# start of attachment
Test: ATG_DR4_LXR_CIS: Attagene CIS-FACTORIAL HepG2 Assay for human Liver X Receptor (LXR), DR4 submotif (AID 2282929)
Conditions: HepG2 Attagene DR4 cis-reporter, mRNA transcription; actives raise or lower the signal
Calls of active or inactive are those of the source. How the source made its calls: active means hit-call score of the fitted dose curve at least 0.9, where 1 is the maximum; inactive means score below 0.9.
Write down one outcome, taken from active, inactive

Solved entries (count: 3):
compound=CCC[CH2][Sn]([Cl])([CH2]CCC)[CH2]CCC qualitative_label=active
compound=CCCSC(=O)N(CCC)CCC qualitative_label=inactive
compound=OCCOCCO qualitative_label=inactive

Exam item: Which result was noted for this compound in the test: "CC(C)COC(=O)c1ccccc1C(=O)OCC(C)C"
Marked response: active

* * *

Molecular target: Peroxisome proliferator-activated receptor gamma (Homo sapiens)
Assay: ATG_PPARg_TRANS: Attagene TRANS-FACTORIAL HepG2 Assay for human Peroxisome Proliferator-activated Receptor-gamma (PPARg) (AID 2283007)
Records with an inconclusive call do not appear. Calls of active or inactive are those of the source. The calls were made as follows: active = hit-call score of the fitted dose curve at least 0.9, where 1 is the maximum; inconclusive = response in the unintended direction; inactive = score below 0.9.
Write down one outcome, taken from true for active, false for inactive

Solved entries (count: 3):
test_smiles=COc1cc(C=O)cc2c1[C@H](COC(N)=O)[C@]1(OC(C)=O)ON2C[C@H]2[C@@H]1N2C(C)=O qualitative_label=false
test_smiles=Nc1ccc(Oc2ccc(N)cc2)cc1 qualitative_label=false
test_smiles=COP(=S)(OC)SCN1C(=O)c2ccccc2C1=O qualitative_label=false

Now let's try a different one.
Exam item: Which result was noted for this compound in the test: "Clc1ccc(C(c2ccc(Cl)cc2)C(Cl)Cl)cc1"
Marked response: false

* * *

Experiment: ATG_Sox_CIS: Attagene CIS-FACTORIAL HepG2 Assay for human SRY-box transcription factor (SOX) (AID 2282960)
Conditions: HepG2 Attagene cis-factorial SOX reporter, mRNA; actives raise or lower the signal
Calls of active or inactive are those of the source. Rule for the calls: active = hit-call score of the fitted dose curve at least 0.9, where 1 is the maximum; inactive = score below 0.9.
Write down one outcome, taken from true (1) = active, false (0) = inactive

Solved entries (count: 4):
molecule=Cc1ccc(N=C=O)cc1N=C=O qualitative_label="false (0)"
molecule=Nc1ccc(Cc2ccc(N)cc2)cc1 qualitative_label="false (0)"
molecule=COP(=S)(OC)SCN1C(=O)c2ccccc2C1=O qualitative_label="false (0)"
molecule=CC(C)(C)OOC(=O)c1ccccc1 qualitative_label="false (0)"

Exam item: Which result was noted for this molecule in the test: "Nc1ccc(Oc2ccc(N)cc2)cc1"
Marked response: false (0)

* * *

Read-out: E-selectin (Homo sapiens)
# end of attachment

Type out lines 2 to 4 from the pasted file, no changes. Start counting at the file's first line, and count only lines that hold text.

Conditions: HepG2 Attagene DR4 cis-reporter, mRNA transcription; actives raise or lower the signal
Calls of active or inactive are those of the source. How the source made its calls: active means hit-call score of the fitted dose curve at least 0.9, where 1 is the maximum; inactive means score below 0.9.
Write down one outcome, taken from active, inactive